“The second round of Syria peace talks ended today with no progress toward a negotiated political settlement to the conflict and UN Special Envoy Lakhdar Brahimi recognizing that failure is looming,” McCain said Saturday. “After three weeks of talks, we are moving further and further away from a peaceful political solution.”

Related: Syria on Track to Miss Deadline to Destroy Chemical Weapons

McCain continued on the Sunday shows, arguing the president needs to explore options that “change the balance of power on the ground” that fall short of an invasion.

“We have options.  The question is whether we will use them or not.  After 8,000 people were ethnically cleansed at Srebrenica, Bill Clinton acted.  None of us want boots on the ground, but to not revisit other options, which are viable, then I think it is the only thing that we can do,” McCain said Sunday. “This is shameful.  This is shameful what’s going on.”

McCain then asked, “Isn’t it a terrible idea to do nothing?”

White House - and Samantha Power - Unmoved
The White House refused to consider McCain’s suggestions. Press Secretary Jay Carney said, “I am not sure what exactly he is advocating. Is he advocating a U.S. invasion of Syria? I do not know. Is he advocating a bombing campaign?”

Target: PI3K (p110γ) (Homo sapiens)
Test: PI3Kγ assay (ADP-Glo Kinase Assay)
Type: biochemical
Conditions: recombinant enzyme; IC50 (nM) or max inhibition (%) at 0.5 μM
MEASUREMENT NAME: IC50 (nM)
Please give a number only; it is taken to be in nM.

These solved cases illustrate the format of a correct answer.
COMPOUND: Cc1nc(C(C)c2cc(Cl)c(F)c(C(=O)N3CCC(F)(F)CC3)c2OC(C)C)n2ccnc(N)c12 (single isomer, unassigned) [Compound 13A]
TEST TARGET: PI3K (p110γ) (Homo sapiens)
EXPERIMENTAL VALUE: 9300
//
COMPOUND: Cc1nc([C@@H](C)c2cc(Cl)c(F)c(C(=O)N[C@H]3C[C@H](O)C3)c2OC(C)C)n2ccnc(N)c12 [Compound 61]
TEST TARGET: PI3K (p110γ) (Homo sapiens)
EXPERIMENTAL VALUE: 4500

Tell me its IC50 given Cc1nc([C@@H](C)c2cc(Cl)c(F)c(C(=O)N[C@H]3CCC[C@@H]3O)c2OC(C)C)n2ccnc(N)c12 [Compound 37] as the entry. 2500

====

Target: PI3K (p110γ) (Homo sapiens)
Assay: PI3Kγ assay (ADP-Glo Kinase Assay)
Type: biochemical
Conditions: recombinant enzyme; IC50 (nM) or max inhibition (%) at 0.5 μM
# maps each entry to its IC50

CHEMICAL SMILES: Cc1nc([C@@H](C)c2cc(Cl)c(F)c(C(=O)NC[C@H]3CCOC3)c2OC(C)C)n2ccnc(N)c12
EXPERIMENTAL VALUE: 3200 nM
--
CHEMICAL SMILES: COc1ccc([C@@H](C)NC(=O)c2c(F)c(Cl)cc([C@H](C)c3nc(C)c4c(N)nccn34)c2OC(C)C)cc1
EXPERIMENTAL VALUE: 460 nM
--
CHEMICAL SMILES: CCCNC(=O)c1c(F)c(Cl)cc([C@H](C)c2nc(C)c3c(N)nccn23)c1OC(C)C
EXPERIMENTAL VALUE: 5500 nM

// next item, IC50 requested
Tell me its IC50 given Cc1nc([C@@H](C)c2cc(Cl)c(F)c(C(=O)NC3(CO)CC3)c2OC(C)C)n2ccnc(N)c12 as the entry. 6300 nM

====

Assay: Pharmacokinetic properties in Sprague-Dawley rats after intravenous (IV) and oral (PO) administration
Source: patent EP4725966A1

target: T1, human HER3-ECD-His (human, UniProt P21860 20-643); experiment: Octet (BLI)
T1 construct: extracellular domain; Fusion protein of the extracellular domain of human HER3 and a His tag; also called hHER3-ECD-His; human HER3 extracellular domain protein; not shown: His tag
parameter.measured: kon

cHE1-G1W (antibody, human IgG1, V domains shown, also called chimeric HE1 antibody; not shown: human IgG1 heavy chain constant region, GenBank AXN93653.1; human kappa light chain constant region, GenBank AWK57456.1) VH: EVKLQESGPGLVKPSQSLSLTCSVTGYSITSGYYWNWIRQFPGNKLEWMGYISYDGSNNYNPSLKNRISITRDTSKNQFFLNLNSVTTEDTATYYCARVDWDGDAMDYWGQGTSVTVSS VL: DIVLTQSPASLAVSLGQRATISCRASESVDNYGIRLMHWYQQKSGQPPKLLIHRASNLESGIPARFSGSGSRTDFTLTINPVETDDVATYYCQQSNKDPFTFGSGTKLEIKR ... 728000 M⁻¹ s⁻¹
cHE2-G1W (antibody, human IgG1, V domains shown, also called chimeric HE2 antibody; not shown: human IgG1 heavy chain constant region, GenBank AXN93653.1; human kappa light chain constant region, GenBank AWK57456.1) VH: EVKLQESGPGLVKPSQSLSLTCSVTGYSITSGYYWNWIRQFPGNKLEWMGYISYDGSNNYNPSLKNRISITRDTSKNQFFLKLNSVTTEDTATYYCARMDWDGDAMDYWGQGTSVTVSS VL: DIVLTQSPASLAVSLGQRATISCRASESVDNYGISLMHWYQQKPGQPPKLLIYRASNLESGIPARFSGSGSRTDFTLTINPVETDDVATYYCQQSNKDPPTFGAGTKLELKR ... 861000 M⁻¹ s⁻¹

But the real mystery within the administration is Samantha Power. Power made her name in a Pulitzer-Prize winning book condemning the United States for failing to stop mass killings around the world. Her central theme was that American policymakers choose to allow genocide to occur because they lack the political will to stop it, and that there are options short of military action to end genocide.

Power has been oddly demure on Syria, calling for an end to the violence but not advocating additional steps beyond peace talks to stop it. Human rights lawyer Rebecca Hamilton argues that Syria is challenging Power’s central thesis.

"Unfortunately, Syria is the case that shows the problem with her original thesis," Hamilton said in a recent interview. "I think she was too quick to dismiss this question of influence, too focused on America at the cost of other players in the global system.”